Who developed radioactive dating

The amount of strontium-86 in a given mineral sample will not change.

Therefore the relative amounts of rubidium-87 and strontium-87 can be determined by expressing their ratios to strontium-86: Rb-87/Sr-86 and Sr87/Sr-86 We measure the amounts of rubidium-87 and strontium-87 as ratios to an unchanging content of strontium-86.

The sum of protons plus neutrons is the mass number.

We designate a specific group of atoms by using the term "nuclide." A nuclide refers to a group of atoms with specified atomic number and mass number.

Rubidium-Strontium dating: The nuclide rubidium-87 decays, with a half life of 48.8 billion years, to strontium-87.

Strontium-87 is a stable element; it does not undergo further radioactive decay.

(Do not confuse with the highly radioactive isotope, strontium-90.) Strontium occurs naturally as a mixture of several nuclides, including the stable isotope strontium-86.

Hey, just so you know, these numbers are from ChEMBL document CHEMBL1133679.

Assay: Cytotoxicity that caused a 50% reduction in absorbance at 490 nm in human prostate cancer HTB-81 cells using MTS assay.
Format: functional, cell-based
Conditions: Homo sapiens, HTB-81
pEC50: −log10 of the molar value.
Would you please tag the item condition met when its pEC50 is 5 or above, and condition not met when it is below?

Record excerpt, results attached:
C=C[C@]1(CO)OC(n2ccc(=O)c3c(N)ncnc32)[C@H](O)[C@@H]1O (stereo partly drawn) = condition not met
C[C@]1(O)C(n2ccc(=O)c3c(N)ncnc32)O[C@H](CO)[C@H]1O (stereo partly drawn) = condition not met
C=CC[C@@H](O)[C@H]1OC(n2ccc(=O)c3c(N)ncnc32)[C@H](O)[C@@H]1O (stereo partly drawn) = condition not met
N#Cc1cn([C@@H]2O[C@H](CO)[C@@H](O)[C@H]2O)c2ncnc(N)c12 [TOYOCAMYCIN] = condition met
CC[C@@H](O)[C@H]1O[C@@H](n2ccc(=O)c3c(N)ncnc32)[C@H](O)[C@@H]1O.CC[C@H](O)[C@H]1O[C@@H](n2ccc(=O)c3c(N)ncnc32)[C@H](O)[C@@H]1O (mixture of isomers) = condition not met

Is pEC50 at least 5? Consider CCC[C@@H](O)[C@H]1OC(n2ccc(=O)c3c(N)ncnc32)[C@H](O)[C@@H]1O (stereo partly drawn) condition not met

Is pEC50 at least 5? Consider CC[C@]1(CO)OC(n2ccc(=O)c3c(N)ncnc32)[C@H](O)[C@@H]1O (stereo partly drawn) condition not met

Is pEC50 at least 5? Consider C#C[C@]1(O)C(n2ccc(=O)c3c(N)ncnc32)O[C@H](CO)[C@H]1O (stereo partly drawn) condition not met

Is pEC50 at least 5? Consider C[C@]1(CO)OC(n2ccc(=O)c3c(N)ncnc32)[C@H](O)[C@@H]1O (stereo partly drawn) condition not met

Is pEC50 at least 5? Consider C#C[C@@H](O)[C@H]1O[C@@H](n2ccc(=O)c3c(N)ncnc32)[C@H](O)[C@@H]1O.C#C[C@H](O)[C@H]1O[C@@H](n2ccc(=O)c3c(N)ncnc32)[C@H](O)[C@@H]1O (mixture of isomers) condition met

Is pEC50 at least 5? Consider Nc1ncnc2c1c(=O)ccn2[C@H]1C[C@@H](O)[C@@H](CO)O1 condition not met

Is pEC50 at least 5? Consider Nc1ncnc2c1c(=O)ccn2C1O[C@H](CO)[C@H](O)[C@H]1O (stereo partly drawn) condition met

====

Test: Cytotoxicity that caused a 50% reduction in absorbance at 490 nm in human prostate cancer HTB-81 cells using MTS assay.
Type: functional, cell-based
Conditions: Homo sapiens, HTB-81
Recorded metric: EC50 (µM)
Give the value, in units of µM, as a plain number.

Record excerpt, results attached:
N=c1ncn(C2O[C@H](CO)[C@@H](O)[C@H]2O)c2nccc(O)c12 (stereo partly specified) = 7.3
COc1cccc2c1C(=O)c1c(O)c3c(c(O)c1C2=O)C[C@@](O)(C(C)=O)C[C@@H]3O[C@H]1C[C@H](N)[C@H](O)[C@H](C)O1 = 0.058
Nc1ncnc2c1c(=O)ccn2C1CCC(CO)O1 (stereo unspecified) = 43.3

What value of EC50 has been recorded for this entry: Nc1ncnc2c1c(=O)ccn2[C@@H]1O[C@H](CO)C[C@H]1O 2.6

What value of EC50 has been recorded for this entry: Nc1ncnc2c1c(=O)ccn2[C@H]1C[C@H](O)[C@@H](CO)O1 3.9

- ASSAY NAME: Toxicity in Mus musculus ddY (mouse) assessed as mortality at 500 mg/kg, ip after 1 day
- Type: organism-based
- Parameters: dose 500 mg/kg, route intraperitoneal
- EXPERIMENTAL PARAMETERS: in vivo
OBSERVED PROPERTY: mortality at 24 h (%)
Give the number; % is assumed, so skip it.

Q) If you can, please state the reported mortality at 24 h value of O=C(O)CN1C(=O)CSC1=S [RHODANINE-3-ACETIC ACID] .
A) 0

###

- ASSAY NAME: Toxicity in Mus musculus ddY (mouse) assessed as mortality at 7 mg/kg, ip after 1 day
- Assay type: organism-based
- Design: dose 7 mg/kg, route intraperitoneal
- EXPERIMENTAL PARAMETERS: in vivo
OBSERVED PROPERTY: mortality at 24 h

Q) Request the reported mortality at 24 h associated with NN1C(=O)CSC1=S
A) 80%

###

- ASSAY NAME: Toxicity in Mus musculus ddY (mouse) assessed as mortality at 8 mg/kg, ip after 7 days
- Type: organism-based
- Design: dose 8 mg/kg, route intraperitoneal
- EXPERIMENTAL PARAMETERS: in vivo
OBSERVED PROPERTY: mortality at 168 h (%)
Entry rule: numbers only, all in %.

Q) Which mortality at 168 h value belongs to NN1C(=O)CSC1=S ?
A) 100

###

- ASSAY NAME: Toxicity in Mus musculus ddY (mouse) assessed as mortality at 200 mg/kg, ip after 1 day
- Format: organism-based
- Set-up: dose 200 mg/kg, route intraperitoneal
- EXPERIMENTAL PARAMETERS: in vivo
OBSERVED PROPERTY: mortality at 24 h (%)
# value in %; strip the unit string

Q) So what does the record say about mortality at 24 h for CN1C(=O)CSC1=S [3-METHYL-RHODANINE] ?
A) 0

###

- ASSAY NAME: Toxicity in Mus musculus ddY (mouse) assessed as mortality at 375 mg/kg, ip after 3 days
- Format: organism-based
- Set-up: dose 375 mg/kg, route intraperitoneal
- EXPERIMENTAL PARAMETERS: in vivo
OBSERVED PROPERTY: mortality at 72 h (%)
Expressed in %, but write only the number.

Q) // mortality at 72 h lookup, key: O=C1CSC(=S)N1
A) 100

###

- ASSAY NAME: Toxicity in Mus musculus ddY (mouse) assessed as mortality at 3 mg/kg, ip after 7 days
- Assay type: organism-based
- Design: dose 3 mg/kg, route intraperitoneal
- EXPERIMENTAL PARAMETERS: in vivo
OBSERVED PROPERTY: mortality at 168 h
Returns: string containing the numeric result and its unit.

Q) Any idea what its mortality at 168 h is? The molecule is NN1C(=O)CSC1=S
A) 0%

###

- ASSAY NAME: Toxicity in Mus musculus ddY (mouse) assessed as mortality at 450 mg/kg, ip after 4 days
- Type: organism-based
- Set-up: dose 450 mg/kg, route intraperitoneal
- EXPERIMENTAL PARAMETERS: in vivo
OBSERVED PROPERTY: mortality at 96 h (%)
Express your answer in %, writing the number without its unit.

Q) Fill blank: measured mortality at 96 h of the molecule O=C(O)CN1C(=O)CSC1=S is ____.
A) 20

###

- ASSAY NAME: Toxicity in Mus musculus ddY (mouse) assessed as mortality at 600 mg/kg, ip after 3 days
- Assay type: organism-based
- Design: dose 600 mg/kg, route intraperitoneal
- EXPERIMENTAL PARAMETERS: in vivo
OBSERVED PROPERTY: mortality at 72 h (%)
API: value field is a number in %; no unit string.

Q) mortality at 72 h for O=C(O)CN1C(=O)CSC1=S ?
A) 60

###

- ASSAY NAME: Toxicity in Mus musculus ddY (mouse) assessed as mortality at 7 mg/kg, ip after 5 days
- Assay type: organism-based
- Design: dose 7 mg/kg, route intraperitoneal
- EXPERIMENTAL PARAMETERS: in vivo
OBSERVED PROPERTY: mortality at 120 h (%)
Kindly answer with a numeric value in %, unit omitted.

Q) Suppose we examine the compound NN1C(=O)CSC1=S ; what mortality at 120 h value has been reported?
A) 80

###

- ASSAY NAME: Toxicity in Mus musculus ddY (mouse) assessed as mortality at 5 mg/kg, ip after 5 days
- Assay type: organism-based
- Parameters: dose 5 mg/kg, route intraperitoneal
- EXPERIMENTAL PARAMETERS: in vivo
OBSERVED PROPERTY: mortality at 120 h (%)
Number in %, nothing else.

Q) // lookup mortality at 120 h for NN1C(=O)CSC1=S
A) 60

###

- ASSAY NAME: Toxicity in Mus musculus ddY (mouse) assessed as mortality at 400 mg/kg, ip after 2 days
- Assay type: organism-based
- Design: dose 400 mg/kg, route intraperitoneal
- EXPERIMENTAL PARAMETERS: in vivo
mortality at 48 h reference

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By "age" we mean the elapsed time from when the mineral specimen was formed.

Because of radioactivity, the fraction of rubidium-87 decreases from an initial value of 100% at the time of formation of the mineral, and approaches zero with increasing number of half lives.

At the same time, the fraction of strontium-87 increases from zero and approaches 100% with increasing number of half-lives.

Strontium-86 is a stable element that does not undergo radioactive change.

In addition, it is not formed as the result of a radioactive decay process.

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